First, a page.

Staff reporter

The Royal Centre for Disease Control (RCDC), has detected a separate variant,  JN.1 variant, which is a sub-lineage of the BA.2.86 Omicron, on the evening of January 18.

The variant was previously identified in the South-East Asia Region and has been designated as a separate variant of interest by the World Health Organisation (WHO) on December 18 of last year and was under close surveillance by the health ministry.

The health ministry collected 12 samples between December 2023 and January 2024 and were subjected to genomic sequencing. All the samples were detected with the JN.1 variant.

Five cases were detected from Thimphu, three from Trongsa, two from Tsirang, one from Punakha, and one from Samtse. The ministry, through a press release yesterday, shared that this confirms the presence of the JN.1 in the community.

An official from the Department of Public Health said that the public should maintain basic public health measures such as washing hands, use of masks in crowded areas and practising cough etiquette.

“The JN.1 is a sub-variant of omicron and so the symptoms are similar. Symptoms include fever, headache, muscle pain, etc. At this juncture, we have received no such advice from the monitoring bodies such as the WHO or CDC to prevent mass gatherings,” the official said.

The official added that the ministry urges the high-risk population to get vaccinated. “High-risk population are mainly people aged 65 years and above, health workers, children between six months to two years, pregnant women and people with underlying health issues.”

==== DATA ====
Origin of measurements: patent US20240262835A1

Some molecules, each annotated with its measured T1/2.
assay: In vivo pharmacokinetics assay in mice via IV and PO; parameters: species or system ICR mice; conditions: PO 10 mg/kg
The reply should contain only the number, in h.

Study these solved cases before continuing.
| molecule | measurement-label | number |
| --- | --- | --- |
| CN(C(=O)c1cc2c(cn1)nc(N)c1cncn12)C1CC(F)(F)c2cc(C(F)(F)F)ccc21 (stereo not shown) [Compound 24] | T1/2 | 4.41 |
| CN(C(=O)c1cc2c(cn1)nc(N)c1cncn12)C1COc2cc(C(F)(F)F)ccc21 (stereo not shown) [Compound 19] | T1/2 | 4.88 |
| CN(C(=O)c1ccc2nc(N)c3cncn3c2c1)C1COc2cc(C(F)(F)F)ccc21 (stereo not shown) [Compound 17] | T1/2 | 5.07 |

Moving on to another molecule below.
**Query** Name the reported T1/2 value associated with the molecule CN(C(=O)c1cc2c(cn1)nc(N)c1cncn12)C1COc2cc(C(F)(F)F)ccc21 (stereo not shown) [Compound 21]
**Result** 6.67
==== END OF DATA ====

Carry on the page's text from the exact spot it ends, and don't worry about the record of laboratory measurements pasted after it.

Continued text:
The official said that the ministry is already prepared and the vaccination for the variant will begin in a few months. “We are awaiting advice from the National Immunisation Technical Advisory Group for now, but urge people who are sick to stay at home and distance themselves.”

Former PM, Dasho Dr Lotay Tshering said that people should use certified face masks properly. “Just because we use a mask doesn’t mean we are protected. If we don’t use it properly it would be absolutely useless, if not counterproductive because we breathe in viruses (not only Covid).”

The press release from MoH stated that the WHO and CDC of the United States found that there is limited evidence of the severity caused by JN. 1 although it is found to be more transmissible than the previous variants.

The MoH advises the general public to adhere to the basic preventive health measures by practising hand hygiene, wearing masks in crowded places, staying at home if sick, and seeking health advice if one is experiencing severe symptoms.